There are 14 elected offices in Franklin County government and more than half of them are on the ballot in 2020.
The offices of sheriff and two county commissioners top the 2020 contests. The independent offices of auditor, assessor, treasurer, public administrator, and municipal judge also will be contested.
Filing for these races will begin Feb. 25, at 8 a.m. in the county clerk’s office in Union and be open until March 31.
Candidates filing after the first day will be placed on the ballot in the order they file.
On the first day of filing, candidates will be given a random number that will determine the placement of their names on the ballots.
Primaries for both parties will be held Aug. 4 and, according to the Missouri Ethics Commission (MEC), several county and state officeholders have established campaign committees and most already have some funds in their campaign accounts.
In Republican-dominated Franklin County, most county and even state races are decided in the party primary, when members of the same party go head to head and very seldom go on to face opposition in the November general election.
The position of the top law enforcement office in the county is again up for election in 2020, and currently incumbent Steve Pelton is the only person to have set up a campaign committee with the MEC.
He has more than $20,000 in his campaign account, more than all of the other county candidates combined.
The sheriff’s annual salary is $81,186 and is set by the state of Missouri.
Two of the three seats on the county commission will be up for re-election, and it is shaping up to be a three-way Republican primary race.
Incumbent Second District Commissioner Dave Hinson will vie for his first re-election to the seat he originally won in 2016.
According to the MEC, Hinson will face Russell Rost, Union, and Darren Walker, Sullivan.
Both men have established campaign committees, but that does not mean they will officially file for the election next Tuesday.
First District Commissioner Todd Boland will face his first county election bid after being appointed to his seat in August 2018, when Tim Brinker became presiding commissioner and he was appointed to the vacant seat after he won the primary election.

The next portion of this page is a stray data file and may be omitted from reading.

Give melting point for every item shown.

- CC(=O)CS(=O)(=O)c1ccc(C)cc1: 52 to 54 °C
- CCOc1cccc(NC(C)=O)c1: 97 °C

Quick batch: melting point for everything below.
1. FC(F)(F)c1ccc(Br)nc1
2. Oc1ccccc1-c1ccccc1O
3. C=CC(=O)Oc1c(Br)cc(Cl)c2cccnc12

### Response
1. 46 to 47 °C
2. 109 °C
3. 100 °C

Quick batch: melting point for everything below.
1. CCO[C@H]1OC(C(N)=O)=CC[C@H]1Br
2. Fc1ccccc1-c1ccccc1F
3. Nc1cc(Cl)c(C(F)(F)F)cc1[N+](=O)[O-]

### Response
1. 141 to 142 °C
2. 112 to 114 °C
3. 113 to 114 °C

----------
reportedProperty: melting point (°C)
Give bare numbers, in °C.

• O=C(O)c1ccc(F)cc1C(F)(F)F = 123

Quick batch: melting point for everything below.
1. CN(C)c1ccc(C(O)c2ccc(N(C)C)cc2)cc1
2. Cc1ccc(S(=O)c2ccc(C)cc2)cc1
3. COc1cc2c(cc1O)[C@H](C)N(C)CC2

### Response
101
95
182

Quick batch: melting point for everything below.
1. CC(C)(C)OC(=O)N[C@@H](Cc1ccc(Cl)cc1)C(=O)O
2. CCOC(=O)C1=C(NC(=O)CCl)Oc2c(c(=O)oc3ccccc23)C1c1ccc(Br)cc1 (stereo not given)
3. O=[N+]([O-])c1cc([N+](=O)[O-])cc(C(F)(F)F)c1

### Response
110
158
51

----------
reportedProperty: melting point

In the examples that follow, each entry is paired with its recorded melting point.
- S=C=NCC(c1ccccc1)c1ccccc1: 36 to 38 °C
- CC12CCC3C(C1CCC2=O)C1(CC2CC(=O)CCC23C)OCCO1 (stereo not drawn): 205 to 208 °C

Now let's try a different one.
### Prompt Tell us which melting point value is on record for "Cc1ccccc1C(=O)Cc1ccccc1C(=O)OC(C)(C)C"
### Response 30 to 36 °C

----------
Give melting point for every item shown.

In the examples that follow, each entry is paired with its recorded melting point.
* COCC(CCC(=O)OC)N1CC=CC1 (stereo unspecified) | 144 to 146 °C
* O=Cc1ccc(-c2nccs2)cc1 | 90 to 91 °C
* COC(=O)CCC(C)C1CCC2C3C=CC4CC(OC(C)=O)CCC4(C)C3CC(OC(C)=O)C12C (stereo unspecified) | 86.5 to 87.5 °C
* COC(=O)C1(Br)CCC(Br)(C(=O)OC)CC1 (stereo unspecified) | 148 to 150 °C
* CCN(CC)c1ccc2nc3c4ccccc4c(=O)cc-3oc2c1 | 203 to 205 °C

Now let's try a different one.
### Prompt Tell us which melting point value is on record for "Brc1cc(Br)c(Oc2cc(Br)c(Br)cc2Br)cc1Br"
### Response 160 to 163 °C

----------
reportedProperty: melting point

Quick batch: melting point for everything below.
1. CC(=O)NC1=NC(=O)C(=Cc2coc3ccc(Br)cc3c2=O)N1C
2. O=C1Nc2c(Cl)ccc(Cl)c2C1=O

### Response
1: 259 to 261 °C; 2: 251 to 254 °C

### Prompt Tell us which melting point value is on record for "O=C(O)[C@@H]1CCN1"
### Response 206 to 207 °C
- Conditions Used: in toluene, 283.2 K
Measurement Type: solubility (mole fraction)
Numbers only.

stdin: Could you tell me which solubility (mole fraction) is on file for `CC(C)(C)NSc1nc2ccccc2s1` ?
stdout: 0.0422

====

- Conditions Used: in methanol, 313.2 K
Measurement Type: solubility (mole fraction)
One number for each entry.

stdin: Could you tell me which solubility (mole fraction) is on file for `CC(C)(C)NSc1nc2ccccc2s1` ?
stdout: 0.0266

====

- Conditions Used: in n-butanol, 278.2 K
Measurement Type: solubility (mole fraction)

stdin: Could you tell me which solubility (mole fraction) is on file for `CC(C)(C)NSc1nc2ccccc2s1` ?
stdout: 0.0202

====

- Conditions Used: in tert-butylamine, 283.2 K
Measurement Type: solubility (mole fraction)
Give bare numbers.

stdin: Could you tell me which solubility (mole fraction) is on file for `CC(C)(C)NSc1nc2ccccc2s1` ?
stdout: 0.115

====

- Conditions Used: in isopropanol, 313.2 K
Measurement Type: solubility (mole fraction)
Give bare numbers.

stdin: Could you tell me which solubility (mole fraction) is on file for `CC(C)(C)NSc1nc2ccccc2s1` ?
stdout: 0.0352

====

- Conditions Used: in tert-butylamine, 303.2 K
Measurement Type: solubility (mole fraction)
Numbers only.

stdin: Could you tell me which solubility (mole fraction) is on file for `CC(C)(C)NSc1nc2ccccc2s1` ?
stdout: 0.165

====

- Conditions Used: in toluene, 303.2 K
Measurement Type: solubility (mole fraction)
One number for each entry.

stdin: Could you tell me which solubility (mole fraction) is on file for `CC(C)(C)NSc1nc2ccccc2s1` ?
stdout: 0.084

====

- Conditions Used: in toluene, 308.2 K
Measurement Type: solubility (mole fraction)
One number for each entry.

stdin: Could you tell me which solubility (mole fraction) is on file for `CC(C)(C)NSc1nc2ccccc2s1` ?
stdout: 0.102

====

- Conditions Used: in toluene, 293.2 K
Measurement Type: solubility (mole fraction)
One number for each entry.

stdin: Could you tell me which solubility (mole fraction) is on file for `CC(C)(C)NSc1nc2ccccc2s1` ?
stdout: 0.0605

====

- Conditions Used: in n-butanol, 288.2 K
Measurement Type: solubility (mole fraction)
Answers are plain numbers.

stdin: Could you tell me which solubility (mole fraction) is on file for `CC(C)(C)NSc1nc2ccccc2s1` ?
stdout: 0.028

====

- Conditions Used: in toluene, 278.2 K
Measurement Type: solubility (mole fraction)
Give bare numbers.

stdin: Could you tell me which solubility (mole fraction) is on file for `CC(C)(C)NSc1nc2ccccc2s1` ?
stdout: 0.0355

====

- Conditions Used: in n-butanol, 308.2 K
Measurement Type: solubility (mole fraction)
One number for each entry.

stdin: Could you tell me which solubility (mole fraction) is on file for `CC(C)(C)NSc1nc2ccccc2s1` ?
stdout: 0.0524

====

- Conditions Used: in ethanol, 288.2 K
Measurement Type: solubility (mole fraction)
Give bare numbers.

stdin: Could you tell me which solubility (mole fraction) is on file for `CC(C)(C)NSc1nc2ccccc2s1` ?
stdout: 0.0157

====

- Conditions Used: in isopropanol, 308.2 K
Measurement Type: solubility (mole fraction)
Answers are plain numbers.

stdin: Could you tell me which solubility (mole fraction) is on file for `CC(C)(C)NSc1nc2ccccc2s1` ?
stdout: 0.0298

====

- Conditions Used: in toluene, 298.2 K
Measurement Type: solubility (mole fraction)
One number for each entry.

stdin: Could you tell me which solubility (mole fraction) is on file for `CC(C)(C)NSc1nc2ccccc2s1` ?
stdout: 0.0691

Boland has established a campaign committee, but the MEC shows no financial disclosures at this time.
According to the MEC, he is the only person who has set up a committee for that office.
A campaign committee is not necessary if a candidate is self-funding his or her campaign.
Both Hinson and Boland earn an annual salary of $72,046.
The offices of assessor, public administrator, auditor, municipal judge and treasurer also will be contested in 2020.
Two women have given verbal confirmation they will be seeking the office of county auditor in the Republican primary.
Longtime county auditor Tammy Vemmer retired effective midnight Feb. 3 with just under three years left on her four-year term.
Angela Gibson was appointed as interim auditor by the Franklin County Commission and was sworn in Feb. 3.
St. Clair businesswoman Jaime Keen has been selected to fill the seat on a more permanent basis by the Franklin County Republican Central Committee.
Missouri Gov. Mike Parson will make the appointment by the end of February.
Incumbent Public Administrator Mary Jo Straatmann, will run for re-election in the August primary and has $474 in her campaign account.
Assessor Tom Copeland is retiring in 2020 and Dawn Mentz, Leslie, is expected to file to run for the position in the Republican primary.
Treasurer Debbie Aholt has yet to establish a campaign committee for 2020.
Municipal Judge A. David Arand, who was appointed to the seat in January, has said he will seek election to the office in August.
All of the county elected offices up for election earn an annual salary of $74,189.
The offices of governor, lieutenant governor, secretary of state, attorney general, treasurer, 17 state senators from odd-numbered districts, and 163 state representatives will be contested statewide in Missouri this year.
Four individual representatives serve the residents of Franklin County in Jefferson City, and all four have campaign committees established and will run in 2020.
Thus far, only one of the four, Dottie Bailey, R-Eureka, faces a challenger in the 110th District.
If successful in the primary, she will face Democrat John Kiehne, Labadie, in the November general election.
Two-term incumbent Nate Tate, R-St. Clair, will be running for his third term in the House, representing the 116th District.
State Rep. Aaron Griesheimer, R-Washington, plans to run for his first re-election to the 61st District in 2020, and State Rep. John Simmons, R-Krakow, will attempt to hold on to his 109th District House seat.
Filing for state offices opens Feb. 25 at 8 a.m. and closes March 31, 5 p.m. Candidate filing is held in the James C. Kirkpatrick State Information Center in Jefferson City.